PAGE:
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Space


Payload Assist Module (PAM)

The Payload Assist Module (formerly called the Spinning Solid Upper Stage - SSUS) is designed as a higher altitude booster of satellites deployed in near Earth orbit but operationally destined for higher altitudes. The PAM is used to boost various satellites to geosynchronous transfer orbit (22,300 miles) or other higher energy orbits after deployment from the space shuttle vehicle. There are three versions of the PAM that can be used aboard the space shuttle. The PAM-D is capable of launching satellites weighing up to 2,750 pounds. The PAM-DII is for satellites weighing up to 4,150 pounds. The PAM-A is for satellites weighing up to 4,400 pounds. The PAMs are also used for non-geosynchronous transfer orbits.

The PAM's deployable (expendable) stage consists of a spin-stabilized, solid-fueled rocket motor; a payload attach fitting to mate with the unmanned spacecraft; and the necessary timing, sequencing, power and control assemblies.

The reusable airborne support equipment consists of the cradle structure for mounting the deployable system in the space shuttle orbiter payload bay; a spin system to provide the stabilizing rotation; a separation system to release and deploy the stage and unmanned spacecraft; and the necessary avionics to control, monitor and power the system.

The PAM stages are supported through the spin table at the base of the motor and through restraints at the PAF. The forward restraints are retracted before deployment.

The PAM-Ds and DIIs have a sunshield that provides thermal protection of the PAM/unmanned spacecraft when the space shuttle orbiter payload bay doors are open on orbit.

The PAM's ASE consists of all the reusable hardware elements that are required to mount, support, control, monitor, protect and operate the PAM's expendable hardware and unmanned spacecraft from lift-off to deployment from the space shuttle. It will also provide the same functions for the safing and return of the stage and spacecraft in case of an aborted mission. The ASE is designed to be as self-contained as possible, thereby minimizing dependence on orbiter or flight crew functions for its operation. The major ASE elements include the cradle for structural mounting and support, the spin table and drive system, the avionics system to control and monitor the ASE and the PAM vehicle, and the thermal control system.

The cradle assembly provides the vertical structural mounting support for the PAM/unmanned spacecraft assembly in the orbiter payload bay. The cradle is 15 feet wide. The length of the cradle is 93 inches static and 96 inches dynamic. The open-truss-structure cradle is constructed of machined aluminum frame sections and chrome-plated steel longeron and keel trunnions.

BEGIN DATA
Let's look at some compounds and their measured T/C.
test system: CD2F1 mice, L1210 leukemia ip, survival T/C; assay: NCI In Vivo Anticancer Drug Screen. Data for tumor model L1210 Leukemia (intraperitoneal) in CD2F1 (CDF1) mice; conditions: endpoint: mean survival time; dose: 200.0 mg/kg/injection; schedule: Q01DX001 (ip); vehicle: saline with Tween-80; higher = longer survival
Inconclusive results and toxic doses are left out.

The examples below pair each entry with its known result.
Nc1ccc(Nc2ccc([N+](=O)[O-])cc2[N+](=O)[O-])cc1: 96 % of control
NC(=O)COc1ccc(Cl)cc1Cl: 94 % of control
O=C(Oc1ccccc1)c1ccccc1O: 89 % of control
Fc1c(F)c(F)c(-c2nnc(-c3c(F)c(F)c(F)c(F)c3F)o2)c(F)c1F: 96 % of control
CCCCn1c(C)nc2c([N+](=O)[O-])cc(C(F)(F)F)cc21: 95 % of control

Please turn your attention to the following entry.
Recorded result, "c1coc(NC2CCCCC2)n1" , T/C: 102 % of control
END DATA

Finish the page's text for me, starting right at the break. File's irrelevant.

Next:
The spacecraft-to-cradle lateral loads are reacted by forward retractable reaction fittings between the PAF and cradle, which are driven by redundant dc electrical motors. After the reaction fittings are retracted, the spin table is free to spin the PAM and unmanned spacecraft when commanded.

The spin table consists of three subsystems-spin, separation and electrical interface. The spin subsystem consists of the spin table, the spin bearing, the rotating portion of the spin table, a gear and gear support ring, two redundant drive motors, a despin braking device, and a rotational index and locking mechanism. The separation subsystem includes four compression springs mounted on the outside of the rotating spin table, each with an installed preload of 1,400 pounds and a Marman-type clamp band assembly.

The electrical interface subsystem consists of a slip ring assembly to carry electrical circuits for the PAM and spacecraft across the rotating spin bearing. The electrical wiring from the slip ring terminates at electrical disconnects at the spin table separation point. The slip ring assembly is used to carry safety-critical command and monitor functions and those commands required before separation from the spin table.

The system provides a capability for spin rates between 45 and 100 rpm. Upon command, the spin table will be spun up to the nominal rpm by two electric motors, either of which can produce the required torque. When the spin table rpm has been verified and the proper point in the parking orbit has been reached, redundant, debris-free, explosive bolt cutters are fired upon command from the electrical ASE to separate the band clamp (which is mechanically retained on the spin table), and the springs provide the thrust to attain a separation velocity of approximately 3 feet per second.